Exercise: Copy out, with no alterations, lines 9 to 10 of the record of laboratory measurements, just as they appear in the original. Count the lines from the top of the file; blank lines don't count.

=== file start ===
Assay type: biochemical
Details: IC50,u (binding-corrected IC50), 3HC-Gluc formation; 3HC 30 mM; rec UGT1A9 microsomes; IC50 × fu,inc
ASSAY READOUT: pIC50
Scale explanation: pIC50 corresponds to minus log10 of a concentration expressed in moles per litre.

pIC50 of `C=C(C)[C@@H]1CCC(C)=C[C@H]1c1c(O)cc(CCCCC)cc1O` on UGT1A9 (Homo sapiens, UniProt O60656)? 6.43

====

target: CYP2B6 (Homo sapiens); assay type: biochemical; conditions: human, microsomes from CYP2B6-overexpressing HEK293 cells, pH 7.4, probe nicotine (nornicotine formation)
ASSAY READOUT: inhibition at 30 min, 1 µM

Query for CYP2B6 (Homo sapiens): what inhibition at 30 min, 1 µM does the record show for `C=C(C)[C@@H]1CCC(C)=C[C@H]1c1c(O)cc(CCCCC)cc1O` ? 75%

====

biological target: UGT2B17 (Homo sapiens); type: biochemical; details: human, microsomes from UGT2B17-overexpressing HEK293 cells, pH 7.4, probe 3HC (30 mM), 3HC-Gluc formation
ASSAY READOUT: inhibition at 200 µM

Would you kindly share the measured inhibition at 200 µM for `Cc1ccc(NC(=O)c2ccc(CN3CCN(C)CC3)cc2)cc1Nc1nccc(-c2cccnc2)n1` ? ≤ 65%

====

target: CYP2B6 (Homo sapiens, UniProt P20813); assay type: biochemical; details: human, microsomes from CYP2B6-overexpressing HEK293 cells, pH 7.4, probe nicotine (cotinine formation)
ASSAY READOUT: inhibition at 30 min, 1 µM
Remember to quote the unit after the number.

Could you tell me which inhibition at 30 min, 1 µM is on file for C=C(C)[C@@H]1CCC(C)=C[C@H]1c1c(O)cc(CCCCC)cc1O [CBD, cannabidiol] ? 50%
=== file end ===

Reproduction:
Query for CYP2B6 (Homo sapiens): what inhibition at 30 min, 1 µM does the record show for `C=C(C)[C@@H]1CCC(C)=C[C@H]1c1c(O)cc(CCCCC)cc1O` ? 75%

====